The range of violence in urban settings is broad, from high levels of interpersonal and criminal violence to gang violence to urban warfare conducted by recognised armed actors. Each situation is different. This paper focuses on key lessons that are broad enough to apply to most of these contexts.
Practices referred to here mainly pertain to adapting humanitarian responses so that they can be more successful when undertaken against a context of urban violence (for example, conducting water and sanitation or shelter interventions in cities with high levels of violence) or to conducting humanitarian responses which specifically address the effects of violence (such as health interventions in cities at war).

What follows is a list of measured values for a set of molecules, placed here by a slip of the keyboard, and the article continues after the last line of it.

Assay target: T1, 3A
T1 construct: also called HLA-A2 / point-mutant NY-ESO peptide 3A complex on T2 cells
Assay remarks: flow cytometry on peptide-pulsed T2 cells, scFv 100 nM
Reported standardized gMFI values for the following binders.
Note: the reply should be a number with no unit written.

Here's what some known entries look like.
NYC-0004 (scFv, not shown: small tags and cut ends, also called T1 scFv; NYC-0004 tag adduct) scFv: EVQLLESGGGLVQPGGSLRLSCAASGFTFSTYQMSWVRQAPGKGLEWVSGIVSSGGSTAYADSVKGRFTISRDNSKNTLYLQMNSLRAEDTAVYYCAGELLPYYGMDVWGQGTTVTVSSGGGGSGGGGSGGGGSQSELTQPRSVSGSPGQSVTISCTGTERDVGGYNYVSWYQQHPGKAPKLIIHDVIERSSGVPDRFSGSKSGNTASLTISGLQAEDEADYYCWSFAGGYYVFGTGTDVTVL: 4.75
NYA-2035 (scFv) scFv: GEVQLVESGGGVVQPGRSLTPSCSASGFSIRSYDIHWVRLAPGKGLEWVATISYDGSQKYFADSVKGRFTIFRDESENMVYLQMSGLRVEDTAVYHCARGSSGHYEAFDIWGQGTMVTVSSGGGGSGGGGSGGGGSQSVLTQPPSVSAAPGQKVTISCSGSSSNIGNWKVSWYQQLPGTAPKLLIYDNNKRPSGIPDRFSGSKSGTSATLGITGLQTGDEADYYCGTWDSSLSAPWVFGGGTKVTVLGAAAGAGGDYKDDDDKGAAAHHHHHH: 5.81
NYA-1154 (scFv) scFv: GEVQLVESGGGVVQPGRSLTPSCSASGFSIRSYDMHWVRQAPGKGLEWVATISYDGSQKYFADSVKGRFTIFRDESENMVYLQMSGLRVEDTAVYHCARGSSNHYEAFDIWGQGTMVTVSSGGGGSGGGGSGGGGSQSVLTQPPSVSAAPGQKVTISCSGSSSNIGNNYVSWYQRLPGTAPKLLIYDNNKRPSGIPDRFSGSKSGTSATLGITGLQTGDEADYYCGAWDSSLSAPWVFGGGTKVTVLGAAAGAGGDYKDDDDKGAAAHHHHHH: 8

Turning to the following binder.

The paper does not consider ‘peace building’ activities, or activities aimed at addressing the root causes of violence. While these are extremely important, they generally fall beyond the remit of the humanitarian organisations that form the ALNAP Membership. Because of its focus on urban violence in the city, this paper does not cover interventions related to internally displaced people (IDPs) and refugees displaced to urban settings, where such reception settings are not necessarily violent.